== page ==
Stansport Aluminum Camp Stool
Historic Range: $13.99
Reviewers Paid: $17.00
16 x 12.5 x 15.75 in
The Stansport Aluminum Camp Stool provides a comfortable sit for only a few bucks. If you are willing to add 17 ounces to your pack in order to have a more pleasant experience in camp, then this is a stool worth investing in.
- Rides on the top of your pack for quick access.
- Folds flat.
- Doubles as a nightstand next to your hammock.
- Sturdier than a tripod stool
- Only weighs 17oz
- 200lb weight limit
- Weighs 17oz
A year ago I spent a week on the Ozark Trail with another hiker from my area, "Astro." Riding on the top of his pack was this stool. As breaks occurred, I would be scoping for the perfect log to sit on, while Astro simply reached over his head, pulled his chair out, and sat down to take off his pack. At only $14 and 17 ounces, you can be certain it went on my Christmas list last winter.
I've now used my own stool on 25 miles of hiking in the Ozark Mountains, and I am quite pleased with the results. Gram weenies and long-distance hikers might snub this luxury item. However, for me, on weekend outings, it is well worth the comfort. No more sitting on the ground while I cook my dinner.
EASY STORAGE: The stool rides well on the top of my Vargo Ti-Arc pack. Astro carried his on an internal frame pack.
QUICK ACCESS: No need to remove my pack or struggle to reach the stool.
COMFORT: At 16 inches, the stool is a bit short for my long legs. However, this is a backpacking stool, not a car camping chair. The stool is much more comfortable than the 3-legged camp stool I have used in the past. And is a HUGE improvement over just sitting on the ground.
I've used a three-legged stool in the past. This unit spent two nights and 25 miles on the Berryman Trail with me. I hiked with Astro for a full week, and he used it daily.
Source: received it as a personal gift
The Stansport folding aluminum chair is a backpacking necessity. Also usable as a nightstand, table, pack-rest. $17 and weighs 16 ounces.
- Lighter than any other camp chair (16oz)
- Cheap, almost free ($17)
- Instant deployment
- More than comfortable enough for the application
- Suitable for impromptu micro breaks
- Not for those over 200lbs
- Lacks a back, armrest, cupholder
- Not as sturdy as a La-Z-Boy
- Doesn't keep you warm at night or cook you breakfast
I use it as a pack rest most often. It helps to get a full pack on—and from knee height. Then, once your pack is on your body, just grab up the chair and hook it over the straps between your neck and the top of the pack (it sorta naturally folds itself on the way up).
Doesn't touch my neck, doesn't make a sound, and weight of the pack locks it firmly into place. I can scramble up talus all day, no movement of the chair. I've never lost one in a deep creek crossing or even on whitewater.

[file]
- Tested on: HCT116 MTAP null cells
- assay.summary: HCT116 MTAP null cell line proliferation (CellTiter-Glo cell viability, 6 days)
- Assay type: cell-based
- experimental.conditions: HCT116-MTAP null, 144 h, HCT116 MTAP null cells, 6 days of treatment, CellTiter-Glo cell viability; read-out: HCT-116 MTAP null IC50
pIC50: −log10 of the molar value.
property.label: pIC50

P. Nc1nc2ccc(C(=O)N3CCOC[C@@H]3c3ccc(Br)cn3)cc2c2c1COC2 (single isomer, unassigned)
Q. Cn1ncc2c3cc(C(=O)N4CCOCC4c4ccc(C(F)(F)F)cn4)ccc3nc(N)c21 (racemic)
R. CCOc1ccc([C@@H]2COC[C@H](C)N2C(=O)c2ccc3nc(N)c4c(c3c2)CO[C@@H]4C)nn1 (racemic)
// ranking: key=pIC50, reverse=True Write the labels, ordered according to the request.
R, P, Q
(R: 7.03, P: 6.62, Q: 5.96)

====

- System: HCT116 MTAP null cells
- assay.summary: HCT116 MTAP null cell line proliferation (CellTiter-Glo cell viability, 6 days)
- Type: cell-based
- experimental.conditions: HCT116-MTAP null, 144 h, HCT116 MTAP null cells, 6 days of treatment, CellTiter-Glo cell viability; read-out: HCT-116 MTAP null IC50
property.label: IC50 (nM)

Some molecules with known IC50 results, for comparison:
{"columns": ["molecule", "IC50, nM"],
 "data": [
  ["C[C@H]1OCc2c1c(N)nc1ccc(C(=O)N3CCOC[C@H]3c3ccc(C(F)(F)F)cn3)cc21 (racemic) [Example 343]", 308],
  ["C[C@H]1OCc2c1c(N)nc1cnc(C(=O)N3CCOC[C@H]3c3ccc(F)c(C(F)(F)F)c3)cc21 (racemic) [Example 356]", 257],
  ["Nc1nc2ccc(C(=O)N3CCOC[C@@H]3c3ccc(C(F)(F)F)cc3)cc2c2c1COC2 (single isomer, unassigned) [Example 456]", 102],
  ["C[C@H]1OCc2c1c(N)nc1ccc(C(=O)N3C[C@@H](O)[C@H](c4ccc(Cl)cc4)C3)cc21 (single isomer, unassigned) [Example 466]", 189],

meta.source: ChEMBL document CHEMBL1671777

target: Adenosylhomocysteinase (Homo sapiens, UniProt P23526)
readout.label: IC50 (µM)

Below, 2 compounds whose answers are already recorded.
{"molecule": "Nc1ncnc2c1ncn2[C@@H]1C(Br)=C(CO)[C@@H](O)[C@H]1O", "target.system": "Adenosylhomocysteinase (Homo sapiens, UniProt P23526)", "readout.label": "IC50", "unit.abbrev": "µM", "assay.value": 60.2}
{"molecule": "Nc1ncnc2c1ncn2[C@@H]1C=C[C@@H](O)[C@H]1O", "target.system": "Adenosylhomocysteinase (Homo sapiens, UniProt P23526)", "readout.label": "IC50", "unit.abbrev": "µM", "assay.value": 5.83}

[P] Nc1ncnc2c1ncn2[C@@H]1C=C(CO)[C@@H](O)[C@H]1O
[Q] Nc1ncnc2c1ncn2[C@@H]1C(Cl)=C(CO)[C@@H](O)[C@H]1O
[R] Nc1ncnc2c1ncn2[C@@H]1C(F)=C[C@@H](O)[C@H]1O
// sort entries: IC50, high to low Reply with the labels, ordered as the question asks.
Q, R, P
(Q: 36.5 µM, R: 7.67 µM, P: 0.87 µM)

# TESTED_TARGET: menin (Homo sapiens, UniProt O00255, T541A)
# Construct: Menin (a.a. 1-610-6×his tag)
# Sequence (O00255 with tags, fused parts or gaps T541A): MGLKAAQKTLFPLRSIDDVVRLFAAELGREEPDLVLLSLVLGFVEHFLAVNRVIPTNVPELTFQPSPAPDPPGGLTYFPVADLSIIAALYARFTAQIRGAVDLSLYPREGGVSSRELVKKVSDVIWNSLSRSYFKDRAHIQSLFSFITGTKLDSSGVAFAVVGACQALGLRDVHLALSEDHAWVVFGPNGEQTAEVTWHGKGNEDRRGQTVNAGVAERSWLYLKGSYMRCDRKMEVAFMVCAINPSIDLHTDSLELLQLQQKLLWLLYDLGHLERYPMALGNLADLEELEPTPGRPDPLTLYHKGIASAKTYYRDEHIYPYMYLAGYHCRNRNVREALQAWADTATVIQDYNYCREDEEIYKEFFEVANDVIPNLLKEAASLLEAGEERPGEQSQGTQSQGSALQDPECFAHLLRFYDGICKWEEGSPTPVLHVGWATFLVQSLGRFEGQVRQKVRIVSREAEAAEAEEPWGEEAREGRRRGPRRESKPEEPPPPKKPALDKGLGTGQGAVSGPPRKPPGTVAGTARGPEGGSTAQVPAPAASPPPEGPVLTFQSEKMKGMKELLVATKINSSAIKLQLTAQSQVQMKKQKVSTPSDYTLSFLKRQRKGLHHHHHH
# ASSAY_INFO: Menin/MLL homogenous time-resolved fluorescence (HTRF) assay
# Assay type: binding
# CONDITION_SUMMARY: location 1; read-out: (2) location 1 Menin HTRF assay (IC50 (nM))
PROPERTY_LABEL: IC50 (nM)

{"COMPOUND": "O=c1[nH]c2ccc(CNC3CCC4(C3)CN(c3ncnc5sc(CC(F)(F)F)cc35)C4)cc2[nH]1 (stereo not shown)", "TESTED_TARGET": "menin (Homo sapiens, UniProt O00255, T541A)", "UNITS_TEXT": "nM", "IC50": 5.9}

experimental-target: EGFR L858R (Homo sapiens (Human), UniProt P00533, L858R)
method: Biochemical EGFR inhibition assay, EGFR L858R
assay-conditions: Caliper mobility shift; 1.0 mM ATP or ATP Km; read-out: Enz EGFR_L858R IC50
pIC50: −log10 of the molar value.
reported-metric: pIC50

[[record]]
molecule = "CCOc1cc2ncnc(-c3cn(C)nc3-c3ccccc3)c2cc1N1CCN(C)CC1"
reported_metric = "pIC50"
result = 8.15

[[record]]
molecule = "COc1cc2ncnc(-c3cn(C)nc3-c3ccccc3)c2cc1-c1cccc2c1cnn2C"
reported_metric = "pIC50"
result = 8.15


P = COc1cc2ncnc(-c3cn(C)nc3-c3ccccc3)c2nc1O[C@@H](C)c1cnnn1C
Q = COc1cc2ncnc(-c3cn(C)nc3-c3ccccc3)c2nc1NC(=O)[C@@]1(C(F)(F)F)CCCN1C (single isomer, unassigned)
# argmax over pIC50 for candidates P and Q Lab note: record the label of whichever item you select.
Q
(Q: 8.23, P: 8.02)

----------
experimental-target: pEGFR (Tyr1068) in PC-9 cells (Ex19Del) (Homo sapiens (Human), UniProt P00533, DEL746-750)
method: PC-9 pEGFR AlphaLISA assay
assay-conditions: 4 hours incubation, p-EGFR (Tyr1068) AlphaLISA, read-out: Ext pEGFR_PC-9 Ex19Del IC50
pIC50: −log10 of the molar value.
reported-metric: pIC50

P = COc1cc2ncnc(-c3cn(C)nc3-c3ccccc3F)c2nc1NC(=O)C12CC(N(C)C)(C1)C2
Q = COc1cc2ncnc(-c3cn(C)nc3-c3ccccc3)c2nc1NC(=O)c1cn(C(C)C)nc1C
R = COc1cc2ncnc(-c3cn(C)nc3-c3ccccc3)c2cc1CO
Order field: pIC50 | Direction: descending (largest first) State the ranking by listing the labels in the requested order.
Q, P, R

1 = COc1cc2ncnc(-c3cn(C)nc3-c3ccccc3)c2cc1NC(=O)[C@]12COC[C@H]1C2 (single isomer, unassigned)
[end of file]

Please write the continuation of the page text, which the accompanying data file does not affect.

Deploys instantly, even if you want to leave your pack on or just sit down first. I mean, you reach up and grab it and set it down. Instantly. All one smooth motion.
It allows you to SIT DOWN every time you have to wait for your hiking partner to catch up. Or maybe you need to rest after that last incline. When you have the option to give your body that loving respect you will enjoy your trip more. Often when I stop like this I find I had been cheating myself out of a spectacular view with my gung-ho macho-man trail-attacking attitude.
It's the perfect nightstand, especially when in a hammock. Getting stuff up off the ground can save your life or sanity in the rain. Your pack or water bottle or camp shoes will fit nicely on it. I often take one of those New Year's Eve noisemakers to ward off raccoons and that's where it goes. If I was a gun totin' man I might use it for that.
Now, it's stable with weight on it so you could lay a cutting board on top and have a kitchen table, though I would say an old stump or a rock makes a better place for your stove. For sure you can find a better ladder; these are not indestructible.
The weight goes onto the nylon fabric sling, which distributes weight to the whole structure. You wouldn't want to put all the weight on one leg of this thing. And you want to try it out before using one if you're a big person. At 150 pounds plus pack I've never felt like the chair was straining to hold me. But then I'm careful, too. YMMV.
It's short enough that most guys can sit on it inside a tent, depending on the guy and the tent.
It's true I get carried away with my ultralight ideals and don't always take a chair with me. But I always wonder why I didn't, at some point.
When buying, be very sure you get the Stansport and not an even cheaper knockoff. Because... China.
Source: bought it new
Price Paid: $17